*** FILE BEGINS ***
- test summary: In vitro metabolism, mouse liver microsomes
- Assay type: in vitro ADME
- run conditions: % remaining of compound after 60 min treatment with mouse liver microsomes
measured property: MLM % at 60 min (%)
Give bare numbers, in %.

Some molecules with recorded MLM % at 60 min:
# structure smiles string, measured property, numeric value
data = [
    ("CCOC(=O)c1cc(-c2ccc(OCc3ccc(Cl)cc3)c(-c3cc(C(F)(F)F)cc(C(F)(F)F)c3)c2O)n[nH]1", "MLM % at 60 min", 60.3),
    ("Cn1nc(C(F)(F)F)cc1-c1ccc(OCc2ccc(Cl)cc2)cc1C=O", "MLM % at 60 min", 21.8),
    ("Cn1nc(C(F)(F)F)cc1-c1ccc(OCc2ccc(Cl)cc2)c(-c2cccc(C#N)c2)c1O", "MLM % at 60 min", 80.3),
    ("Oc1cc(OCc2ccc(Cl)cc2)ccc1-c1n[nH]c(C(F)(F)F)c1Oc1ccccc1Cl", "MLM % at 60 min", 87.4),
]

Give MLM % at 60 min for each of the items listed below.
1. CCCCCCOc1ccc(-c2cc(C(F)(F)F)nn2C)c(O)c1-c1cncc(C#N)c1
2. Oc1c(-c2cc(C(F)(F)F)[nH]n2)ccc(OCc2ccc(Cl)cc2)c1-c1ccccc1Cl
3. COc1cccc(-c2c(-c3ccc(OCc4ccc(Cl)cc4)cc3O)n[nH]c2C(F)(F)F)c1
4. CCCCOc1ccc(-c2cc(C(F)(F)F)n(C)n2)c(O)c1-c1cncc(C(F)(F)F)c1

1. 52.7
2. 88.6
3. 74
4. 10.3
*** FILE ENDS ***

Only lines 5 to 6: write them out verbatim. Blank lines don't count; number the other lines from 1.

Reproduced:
Give bare numbers, in %.

Some molecules with recorded MLM % at 60 min: